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The Forum

A Journal of Applied Research in Contemporary Politics

Ed. by Disalvo, Daniel / Stonecash, Jeffrey


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A Regional Analysis of the 2006 Midterms

Philip A Klinkner1 / Thomas F Schaller2

1Hamilton College

2University of Maryland, Baltimore County

Citation Information: The Forum. Volume 4, Issue 3, ISSN (Online) 1540-8884, DOI: 10.2202/1540-8884.1143, December 2006

Publication History

Published Online:
2006-12-21

For only the sixth time since 1900, control of both the House and Senate switched during a midterm cycle in the 2006 congressional elections. Although the magnitude of the changes was not as great as 1994, the results from 2006 more fully aligned the two parties' control of Congress with their presidential performance in the Electoral College. Democrats now dominate the Northeast in the same way Republicans dominate the South. For the first time in decades, Democrats will govern as a solidly non-Southern party. At the same time, Republicans face the challenge of overcoming the perils of regional over-representation and a drift to the right, as suggested by the recent comeback of Mississippi Senator Trent Lott. In coming cycles, election battles will focus most fiercely on the 20 competitive Midwest and Interior West states.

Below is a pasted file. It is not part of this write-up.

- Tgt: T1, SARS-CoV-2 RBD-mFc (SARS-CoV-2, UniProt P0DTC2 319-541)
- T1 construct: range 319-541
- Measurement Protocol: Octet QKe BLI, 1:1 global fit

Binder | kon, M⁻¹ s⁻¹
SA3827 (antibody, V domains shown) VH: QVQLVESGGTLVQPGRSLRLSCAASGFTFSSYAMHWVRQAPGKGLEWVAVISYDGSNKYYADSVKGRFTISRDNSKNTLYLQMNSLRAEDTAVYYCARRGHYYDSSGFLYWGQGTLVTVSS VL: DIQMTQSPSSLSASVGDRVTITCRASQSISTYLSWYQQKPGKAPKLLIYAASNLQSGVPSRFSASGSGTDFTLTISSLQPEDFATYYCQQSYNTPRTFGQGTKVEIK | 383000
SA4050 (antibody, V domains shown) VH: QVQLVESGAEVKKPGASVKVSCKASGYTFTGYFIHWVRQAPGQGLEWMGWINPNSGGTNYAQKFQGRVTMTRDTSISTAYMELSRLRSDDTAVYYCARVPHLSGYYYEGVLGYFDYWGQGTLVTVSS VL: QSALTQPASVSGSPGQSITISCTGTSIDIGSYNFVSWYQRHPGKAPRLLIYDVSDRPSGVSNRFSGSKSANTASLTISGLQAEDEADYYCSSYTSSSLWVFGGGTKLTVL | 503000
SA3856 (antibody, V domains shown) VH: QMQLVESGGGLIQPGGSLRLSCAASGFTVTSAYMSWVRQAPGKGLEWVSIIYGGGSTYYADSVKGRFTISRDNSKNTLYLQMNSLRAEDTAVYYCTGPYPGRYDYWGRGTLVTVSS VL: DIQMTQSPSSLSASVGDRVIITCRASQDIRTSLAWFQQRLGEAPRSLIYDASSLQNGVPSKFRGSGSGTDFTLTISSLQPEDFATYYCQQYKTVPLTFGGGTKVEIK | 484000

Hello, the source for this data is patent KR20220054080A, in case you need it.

Keywords: congressional elections; political parties; midterms; southern politics

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[1]
Richard Morrill, Larry Knopp, and Michael Brown
Focus on Geography, 2007, Volume 50, Number 1, Page 22

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